Royal Commission on Labour in India: Report(1929)||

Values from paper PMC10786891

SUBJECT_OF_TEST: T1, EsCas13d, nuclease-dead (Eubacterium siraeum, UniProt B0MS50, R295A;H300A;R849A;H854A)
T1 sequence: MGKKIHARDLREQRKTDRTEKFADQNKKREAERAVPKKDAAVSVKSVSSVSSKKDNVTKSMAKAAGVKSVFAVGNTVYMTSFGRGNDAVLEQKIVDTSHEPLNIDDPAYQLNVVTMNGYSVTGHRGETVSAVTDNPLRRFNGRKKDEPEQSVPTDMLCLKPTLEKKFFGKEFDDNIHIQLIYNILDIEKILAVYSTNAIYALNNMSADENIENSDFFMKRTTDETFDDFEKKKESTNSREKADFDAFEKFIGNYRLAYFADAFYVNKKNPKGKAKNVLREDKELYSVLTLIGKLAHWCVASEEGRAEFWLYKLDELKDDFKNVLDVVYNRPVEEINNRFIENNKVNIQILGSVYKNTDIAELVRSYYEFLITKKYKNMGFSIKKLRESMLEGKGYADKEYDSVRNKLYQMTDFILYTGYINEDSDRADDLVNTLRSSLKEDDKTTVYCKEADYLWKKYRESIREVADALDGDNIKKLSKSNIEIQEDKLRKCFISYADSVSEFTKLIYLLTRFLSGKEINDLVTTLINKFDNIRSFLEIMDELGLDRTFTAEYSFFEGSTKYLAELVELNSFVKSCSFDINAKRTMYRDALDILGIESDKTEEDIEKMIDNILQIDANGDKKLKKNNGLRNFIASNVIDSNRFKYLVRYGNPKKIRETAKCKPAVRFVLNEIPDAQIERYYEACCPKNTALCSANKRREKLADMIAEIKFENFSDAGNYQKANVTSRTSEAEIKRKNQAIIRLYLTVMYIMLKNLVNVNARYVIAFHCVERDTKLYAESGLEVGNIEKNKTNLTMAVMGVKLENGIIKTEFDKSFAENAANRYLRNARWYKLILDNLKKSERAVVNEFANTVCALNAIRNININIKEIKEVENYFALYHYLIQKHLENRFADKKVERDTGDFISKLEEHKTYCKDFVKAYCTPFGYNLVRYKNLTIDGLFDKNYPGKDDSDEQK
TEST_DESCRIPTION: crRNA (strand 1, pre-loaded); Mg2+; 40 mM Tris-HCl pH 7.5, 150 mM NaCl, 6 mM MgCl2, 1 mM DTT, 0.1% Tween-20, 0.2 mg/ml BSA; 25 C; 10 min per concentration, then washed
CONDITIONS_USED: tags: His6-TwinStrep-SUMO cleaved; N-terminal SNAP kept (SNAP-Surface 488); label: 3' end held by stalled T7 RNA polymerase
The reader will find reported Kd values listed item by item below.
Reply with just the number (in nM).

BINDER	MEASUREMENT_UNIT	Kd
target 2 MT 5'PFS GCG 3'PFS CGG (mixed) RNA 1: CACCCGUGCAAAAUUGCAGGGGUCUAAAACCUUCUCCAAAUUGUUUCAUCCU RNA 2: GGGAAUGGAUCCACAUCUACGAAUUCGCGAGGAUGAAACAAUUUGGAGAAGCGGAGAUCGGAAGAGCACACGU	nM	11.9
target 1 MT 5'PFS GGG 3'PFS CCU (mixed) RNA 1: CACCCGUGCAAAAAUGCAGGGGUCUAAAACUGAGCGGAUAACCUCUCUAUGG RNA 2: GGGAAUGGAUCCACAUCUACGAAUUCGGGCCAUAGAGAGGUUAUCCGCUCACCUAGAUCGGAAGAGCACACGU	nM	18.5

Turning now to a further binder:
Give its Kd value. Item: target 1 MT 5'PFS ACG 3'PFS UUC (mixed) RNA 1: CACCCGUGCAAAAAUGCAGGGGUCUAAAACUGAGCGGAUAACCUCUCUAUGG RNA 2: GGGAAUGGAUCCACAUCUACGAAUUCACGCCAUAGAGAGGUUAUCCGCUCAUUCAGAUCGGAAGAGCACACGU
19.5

In 1929 the Government of India issued their orders on the recommendations of the Seamen's Recruitment Committee. Under these orders, which were framed after consultation with the shipping companies, the leading ratings (i.e., serangs and butlers) are recruited either direct by the shipowners or through the Shipping Office. A broker must not be employed in any capacity in the selection of these men, and the companies undertake that " preference will, as far as possible, be given to men who have been longest out of employment ". The Shipping Master has no power to interfere in the selection, but we are informed that, as far as possible, the shipping companies endeavour to honour this undertaking. Recruitment is made through the Shipping Office where shipowners or their agents are unable to make the arrangements necessary for the registration of their men. The Shipping Offices maintain employment registers of serangs and butlers; the shipowners, their agents or the ship's officers select their men at an open muster. Here, too, there is no compulsion, but it is stated that in practice an endeavour is made to give preference to those longest out of employment. In the recruitment of lower ratings, there is no interference or control. The general practice is for the serang or butler to produce candidates in excess of the number required and for the Marine Superintendent or the ship's officers to select from the men thus produced.